He’s there now. Munster, twice European champions, one of club rugby’s best supported clubs; it’s a great gig to get, even if expectations are unreasonably high, even if it is 11 painful years since their last trophy, even if players and coaches are trapped in the shadow of their predecessors, constantly reminded about the good old days.
Now there’s a chance to make memories of their own, starting tomorrow (Friday) in Belfast against Ulster, the third last game of the regular URC season. Victory could go a long way to delivering a home passage through the knockout stages, the relevance being that all five of their semi-final defeats under van Graan came away from home.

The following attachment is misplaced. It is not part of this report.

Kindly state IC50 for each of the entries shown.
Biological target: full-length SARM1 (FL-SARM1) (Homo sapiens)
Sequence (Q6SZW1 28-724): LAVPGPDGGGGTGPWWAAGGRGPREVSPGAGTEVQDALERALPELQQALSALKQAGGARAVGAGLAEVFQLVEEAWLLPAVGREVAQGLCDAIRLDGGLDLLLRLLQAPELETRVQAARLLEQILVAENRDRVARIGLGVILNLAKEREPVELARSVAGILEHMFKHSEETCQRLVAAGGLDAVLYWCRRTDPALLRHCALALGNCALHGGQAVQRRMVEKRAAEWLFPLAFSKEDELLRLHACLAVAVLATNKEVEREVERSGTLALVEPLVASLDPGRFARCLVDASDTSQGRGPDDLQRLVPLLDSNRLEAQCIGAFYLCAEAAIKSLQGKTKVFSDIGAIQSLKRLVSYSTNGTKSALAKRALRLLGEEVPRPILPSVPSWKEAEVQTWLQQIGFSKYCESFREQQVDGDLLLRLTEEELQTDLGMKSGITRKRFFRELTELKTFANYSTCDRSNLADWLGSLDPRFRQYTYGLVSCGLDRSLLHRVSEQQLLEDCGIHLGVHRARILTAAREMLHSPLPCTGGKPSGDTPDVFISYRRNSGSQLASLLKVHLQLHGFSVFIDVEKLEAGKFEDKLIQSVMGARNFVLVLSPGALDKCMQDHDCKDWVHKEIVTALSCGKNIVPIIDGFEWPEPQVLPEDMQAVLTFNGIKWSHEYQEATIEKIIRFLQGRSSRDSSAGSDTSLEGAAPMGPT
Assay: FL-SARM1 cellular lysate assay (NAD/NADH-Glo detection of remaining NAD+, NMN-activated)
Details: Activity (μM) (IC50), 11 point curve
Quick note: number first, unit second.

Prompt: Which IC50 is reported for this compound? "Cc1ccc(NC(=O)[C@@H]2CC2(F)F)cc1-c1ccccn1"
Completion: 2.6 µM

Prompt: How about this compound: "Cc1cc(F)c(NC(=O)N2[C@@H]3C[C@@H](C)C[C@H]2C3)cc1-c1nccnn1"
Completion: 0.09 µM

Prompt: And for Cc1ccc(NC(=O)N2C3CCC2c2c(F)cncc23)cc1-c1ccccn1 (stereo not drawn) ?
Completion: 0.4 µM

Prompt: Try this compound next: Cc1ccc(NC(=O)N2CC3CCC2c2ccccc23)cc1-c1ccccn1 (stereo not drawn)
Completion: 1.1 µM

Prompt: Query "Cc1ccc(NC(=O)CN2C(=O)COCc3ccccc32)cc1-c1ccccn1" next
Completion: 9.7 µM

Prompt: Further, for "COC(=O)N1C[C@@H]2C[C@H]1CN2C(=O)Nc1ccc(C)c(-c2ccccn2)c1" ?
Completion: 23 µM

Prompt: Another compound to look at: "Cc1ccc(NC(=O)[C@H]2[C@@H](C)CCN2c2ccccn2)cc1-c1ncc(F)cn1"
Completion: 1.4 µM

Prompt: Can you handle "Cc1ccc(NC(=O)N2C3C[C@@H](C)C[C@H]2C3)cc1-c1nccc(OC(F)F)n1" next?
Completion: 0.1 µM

“It is the manner of those semi-final and final losses that creates the storyline,” said Alan Quinlan, a hero of the 2006 and 2008 Heineken Cup wins, recently. “Munster have no divine right to win anything. But Munster Rugby people are so passionate. They want to see that in their team. If they are going to lose, go down with a fight. We lost semi-finals in 2001, 2003, 2004. We didn’t want a sob story. We just wanted to bloody well win.”
Munster, by and large, have been winning – 70 per cent of van Graan’s games ending in victory. That includes victories in Europe over Toulon, Saracens, Exeter, champions in all bar two of the last nine Champions Cup seasons
Munster, by and large, have been winning – 70 per cent of van Graan’s games ending in victory. That includes victories in Europe over Toulon, Saracens, Exeter, champions in all bar two of the last nine Champions Cup seasons.
Yet there’s something missing: a trophy, the thing that defines the head coach at Munster. Van Graan knows that by now; Rowntree will soon find out. The next eight weeks is the chance for them – and their players – to step out of history’s shadow.